Author travels the ocean to launch a dialogue in Cambridgeby Euan Kerr, Minnesota Public Radio
Cambridge, Minn. — Cambridge, about an hour north of the Twin Cities, welcomed a special guest to its Cambridge Coomunity Read: bestselling British author Chris Cleave.
His book "Little Bee" has been on the New York Times bestseller list for more than a year. Cleave has come all the way from London specifically to visit Cambridge, and he's looking to start a good debate.
As Cleave signed copies of Little Bee at Scout and Morgan Books in Cambridge, he chatted with everyone who came to see him. He kept apologizing for being a little jet-lagged, but no one seemed to mind.
Store owner Judith Kissner is on the Cambridge Community Read committee. The committee picked "Little Bee" a while back.
It was a change for the event, because in the three other years it selected Minnesota authors. They knew Cleave lives in London, so the organizers thought it was unlikely he'd come, but they liked the book so much they decided to asked his publisher.
"And he contacted us and said, 'When will you decide on your book? And if you do choose "Little Bee," we will send Chris Cleave to Cambridge, at no charge to your community or our organization," Kissner recounted.
And the reason? Just ask Cleave.
"I asked my publishers to start sending me to some new places," he said. He was tired of the book tour beat and wanted something else.
"I just thought I'd like to come and see some different parts of America and see how people live."
Actually, there is a little more than that. Cleave wants to start a discussion. "Little Bee" is a story of two women, Little Bee and Sarah, who meet on a beach in Nigeria. Their encounter is brief but changes both their lives. The story picks up a few years later when Little Bee, now living illegally in Britain, turns up on Sarah's doorstep, asking for help.
Kissner said the book is perfect for a community read because it encourages readers to consider difficult questions.
"How far would any of us as human beings go literally to save someone else's life? We never really know what we would do if we were in a similar circumstance as one of the narrators of 'Little Bee' was," Kissner said. "And then on a larger issue, at what point do human beings decide not to continue to turn their head at the plight of other people, even though those people live across the ocean?"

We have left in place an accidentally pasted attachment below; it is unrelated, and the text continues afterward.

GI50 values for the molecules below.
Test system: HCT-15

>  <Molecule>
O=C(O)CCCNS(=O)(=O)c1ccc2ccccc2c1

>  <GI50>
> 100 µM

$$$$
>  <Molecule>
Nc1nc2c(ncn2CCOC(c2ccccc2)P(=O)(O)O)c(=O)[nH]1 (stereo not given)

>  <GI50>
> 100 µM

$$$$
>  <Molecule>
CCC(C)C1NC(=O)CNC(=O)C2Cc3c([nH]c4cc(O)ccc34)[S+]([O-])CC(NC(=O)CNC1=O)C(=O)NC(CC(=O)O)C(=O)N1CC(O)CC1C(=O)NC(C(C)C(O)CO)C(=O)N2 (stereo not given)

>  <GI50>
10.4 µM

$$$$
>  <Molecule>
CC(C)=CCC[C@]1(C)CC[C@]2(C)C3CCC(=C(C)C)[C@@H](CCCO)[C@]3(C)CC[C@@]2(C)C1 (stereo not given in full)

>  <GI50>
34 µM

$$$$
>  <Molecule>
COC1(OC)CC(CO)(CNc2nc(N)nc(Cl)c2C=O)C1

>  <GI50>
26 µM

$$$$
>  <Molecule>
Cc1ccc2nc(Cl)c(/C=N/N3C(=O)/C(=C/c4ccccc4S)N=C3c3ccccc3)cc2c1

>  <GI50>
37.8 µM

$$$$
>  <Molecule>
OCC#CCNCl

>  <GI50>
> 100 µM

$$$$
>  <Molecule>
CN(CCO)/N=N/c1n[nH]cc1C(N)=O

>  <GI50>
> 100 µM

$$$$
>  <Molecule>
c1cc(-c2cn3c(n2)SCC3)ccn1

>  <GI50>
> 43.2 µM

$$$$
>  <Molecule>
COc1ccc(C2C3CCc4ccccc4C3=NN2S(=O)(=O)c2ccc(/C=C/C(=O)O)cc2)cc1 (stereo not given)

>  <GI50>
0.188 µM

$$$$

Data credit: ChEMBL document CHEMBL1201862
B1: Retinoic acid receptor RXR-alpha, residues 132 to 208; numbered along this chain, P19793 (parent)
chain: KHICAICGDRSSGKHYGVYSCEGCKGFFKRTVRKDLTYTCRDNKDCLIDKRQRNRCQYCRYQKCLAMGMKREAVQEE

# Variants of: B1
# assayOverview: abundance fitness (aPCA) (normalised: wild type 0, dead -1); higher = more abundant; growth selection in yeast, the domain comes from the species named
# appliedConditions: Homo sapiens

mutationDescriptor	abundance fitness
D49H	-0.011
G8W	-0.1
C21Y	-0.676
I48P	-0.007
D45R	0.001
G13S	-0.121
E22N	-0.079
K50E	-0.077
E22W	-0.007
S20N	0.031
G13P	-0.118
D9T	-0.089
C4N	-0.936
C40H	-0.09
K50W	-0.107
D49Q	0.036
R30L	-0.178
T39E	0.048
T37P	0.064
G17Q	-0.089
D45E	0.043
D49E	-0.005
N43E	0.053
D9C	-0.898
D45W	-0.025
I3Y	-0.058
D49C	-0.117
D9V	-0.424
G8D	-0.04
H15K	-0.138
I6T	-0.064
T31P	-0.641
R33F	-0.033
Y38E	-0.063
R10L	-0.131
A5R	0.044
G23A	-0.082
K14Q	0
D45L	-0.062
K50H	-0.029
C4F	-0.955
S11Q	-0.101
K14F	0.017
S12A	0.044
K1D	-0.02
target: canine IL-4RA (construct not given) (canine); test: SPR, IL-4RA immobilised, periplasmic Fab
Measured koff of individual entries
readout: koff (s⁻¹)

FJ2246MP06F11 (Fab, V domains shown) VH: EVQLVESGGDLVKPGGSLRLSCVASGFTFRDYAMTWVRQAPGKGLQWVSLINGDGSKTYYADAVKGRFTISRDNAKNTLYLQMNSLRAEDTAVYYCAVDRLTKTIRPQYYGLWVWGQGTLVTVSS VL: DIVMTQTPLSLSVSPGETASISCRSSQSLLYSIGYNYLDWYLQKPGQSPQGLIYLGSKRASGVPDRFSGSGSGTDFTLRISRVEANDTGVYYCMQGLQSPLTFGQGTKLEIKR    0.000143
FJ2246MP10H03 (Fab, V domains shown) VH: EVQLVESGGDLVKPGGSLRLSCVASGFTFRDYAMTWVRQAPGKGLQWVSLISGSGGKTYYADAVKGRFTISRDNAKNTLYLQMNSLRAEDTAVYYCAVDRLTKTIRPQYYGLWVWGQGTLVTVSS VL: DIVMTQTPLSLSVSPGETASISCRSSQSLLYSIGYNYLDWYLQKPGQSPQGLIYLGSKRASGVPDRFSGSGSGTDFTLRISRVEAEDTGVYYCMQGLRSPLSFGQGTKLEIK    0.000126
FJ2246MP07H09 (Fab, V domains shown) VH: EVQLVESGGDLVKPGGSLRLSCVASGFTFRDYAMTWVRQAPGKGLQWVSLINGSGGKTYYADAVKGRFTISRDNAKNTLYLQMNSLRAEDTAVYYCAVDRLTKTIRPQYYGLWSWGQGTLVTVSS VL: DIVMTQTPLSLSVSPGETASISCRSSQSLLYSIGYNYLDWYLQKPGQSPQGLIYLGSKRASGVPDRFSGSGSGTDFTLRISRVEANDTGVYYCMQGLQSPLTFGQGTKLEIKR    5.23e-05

And those are just some of the questions that Cleave has been asking at readings around the world. He talks about open-ended issues, questions of altruism and self-interest, of immigration and development. He said the immigration question is always a good one -- particularly in America, where the question is who is an immigrant?
"Where do you draw the line that says 'OK, this is the country now? We are all here because of immigration, but it finishes at this date.' Now what is that date? Is it 1776? Is it sometime in the mid-19th century? Is it 2001? Is it 2011? I don't know."
He said he's always eager to hear the answers people give.
"We are always told the world is getting smaller and we are getting more and more like each other, but I don't agree," he said. "One of the fun things about being alive right now is to see as the world culturally becomes more homogenous, what are the things that are still really different? Turns out places still do keep their character. Communities still do hang together. People are still proud of the differences they have."
Cleave's looking forward to hearing what people in a community like Cambridge, which is heavily influenced by agriculture, thinks of the themes in his book. He's amazed how heated the discussions can get sometimes.
He remembers going to a tiny community in New Zealand with a population of about 600.
"And I swear every single one of them had turned up at the bookstore for this discussion, and it went on late into the night. And it got really heated, and, by the end, it calmed down again, and people brought wine and beer, and it turned into a party."
Some 200 hundred people are expected to come hear Cleave Wednesday evening at the Hardy Center in Cambridge. He said he's looking forward to the conversation, and he hopes it continues when he is gone.
- All Things Considered, 05/10/2011, 6:15 p.m.